In the future, higher-powered processors with multiple cores will push the need for improved thermal conductivity even further. Therefore, it is worthwhile to also investigate other areas of research and development in thermal conductivity enhancement for existing material used in electronics packages. One such area is the effect of nanotechnology on thermal conductivity, where carbon nanotubes have shown conductivity values near those of a diamond due to large phonon-mean-free paths 7. Development of new materials, and enhancement of existing materials, will result in more effective thermal management, as device power dissipation is on the steady rise.

This article first appeared in the Qpedia Thermal eNewsletter in October, 2011.

References:

1. Thermal Conductivity, American Heritage Science Dictionary, Houghton Mifflin Company
2. Moran, M. and Shapiro, H., Fundamentals of Engineering Thermodynamics, p 47, 1988
3. Ghai, S., Kim, W., Chung, P., Amon, C., Jhon, M., Anisotropic Thermal Conductivity of Nanoscale Confined Thin Films Via Lattice Boltzmann, Chemical Engineering, Carnegie Mellon University, Nov. 2006
4. Norley, J., The Role of Natural Graphite in Electronics Cooling, Electronics Cooling, August 2001
5. Slack, G.A., Tanzilli R.A., Pohl R.O., Vandersande J.W.,J. Phys. Chem. Solids 48, 7 (1987), 641-647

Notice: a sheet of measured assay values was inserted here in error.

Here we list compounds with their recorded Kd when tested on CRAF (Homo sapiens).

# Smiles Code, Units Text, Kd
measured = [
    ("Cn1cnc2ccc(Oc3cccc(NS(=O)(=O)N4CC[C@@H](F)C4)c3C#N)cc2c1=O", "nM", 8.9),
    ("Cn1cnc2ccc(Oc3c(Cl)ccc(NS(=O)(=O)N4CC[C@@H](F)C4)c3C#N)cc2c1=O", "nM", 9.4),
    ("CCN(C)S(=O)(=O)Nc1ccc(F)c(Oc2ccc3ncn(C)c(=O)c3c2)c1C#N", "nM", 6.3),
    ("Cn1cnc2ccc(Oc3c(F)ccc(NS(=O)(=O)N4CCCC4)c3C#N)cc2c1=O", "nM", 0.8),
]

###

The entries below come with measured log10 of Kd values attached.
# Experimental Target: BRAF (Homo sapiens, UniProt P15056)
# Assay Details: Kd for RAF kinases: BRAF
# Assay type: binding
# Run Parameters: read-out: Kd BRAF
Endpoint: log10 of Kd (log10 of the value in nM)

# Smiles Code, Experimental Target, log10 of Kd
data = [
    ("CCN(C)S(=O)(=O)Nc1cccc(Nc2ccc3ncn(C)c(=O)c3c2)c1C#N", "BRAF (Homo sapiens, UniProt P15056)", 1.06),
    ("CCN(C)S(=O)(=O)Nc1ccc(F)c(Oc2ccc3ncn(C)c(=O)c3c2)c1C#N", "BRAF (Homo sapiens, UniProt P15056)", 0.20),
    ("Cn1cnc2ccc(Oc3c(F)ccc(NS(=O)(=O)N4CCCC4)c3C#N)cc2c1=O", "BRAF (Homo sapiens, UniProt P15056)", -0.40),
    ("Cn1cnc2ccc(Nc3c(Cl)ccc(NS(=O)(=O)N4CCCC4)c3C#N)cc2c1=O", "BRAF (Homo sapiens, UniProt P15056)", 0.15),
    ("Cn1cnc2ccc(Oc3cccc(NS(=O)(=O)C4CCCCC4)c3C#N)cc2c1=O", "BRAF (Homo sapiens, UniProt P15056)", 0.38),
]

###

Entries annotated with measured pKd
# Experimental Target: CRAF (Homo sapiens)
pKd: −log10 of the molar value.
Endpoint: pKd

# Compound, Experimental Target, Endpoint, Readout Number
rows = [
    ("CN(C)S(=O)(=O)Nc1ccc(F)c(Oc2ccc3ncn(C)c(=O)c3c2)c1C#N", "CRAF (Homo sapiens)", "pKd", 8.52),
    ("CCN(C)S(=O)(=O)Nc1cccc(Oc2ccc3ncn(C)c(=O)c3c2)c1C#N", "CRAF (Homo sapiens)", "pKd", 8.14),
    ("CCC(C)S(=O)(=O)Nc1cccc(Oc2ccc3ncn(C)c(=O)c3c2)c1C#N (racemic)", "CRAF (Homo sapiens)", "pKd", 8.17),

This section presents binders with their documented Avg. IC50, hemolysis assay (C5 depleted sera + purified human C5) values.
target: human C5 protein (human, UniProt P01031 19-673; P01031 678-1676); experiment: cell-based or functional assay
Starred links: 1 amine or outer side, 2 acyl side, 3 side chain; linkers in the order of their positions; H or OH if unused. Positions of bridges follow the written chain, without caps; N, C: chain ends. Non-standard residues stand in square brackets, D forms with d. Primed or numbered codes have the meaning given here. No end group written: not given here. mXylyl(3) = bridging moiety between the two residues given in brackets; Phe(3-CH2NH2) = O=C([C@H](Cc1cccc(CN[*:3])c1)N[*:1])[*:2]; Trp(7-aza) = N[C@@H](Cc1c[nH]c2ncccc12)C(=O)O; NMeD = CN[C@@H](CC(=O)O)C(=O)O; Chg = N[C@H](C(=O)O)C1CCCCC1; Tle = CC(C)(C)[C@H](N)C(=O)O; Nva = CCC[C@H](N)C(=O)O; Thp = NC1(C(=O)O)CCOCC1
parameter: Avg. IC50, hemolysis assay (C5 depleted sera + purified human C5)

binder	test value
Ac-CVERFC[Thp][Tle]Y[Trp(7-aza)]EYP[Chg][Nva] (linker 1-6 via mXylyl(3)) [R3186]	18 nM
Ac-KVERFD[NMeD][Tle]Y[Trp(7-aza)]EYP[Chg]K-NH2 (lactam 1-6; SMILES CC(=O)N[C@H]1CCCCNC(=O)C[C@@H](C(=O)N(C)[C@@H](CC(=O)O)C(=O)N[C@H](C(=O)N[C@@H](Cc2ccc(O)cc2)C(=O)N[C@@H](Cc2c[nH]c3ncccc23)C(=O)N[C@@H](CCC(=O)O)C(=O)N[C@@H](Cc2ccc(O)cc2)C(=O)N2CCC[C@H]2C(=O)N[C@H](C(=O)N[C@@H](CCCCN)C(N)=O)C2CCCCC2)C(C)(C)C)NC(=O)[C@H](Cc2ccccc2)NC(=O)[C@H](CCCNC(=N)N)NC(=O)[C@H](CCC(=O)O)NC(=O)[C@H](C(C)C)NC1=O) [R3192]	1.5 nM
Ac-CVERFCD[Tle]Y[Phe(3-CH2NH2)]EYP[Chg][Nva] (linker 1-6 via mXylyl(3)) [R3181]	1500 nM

6. Glassbrenner, C. and Slack, G., Thermal Conductivity of Silicon and Germanium from 3Â°K to the Melting Point, Physical Review 134, 4A, 1964
7. Berber, S., Kwon, Y., and Tomanek, D., Unusually High Thermal Conductivity of Carbon Nanotubes, Physical Review Letters, Vol 84, No 20, pp 4613-4616, 2000

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### About this author

Norman Quesnel - Advanced Thermal Solutions, Inc.

Article provided by Norm Quesnel, technical writer for Qpedia Thermal eNewsletter written and published by the engineers of Advanced Thermal Solutions, Inc.

Qpedia Thermal eMagazine was launched in 2007 as a monthly newsletter focused on the thermal management of electronics. Qpedia is a highly respected monthly magazine that is distributed at no charge to over 18,000 engineers. Written and published by the engineers of Advanced Thermal Solutions, Inc., including President/CEO Dr. Kaveh Azar and Chief Technologist Dr. Bahman Tavassoli.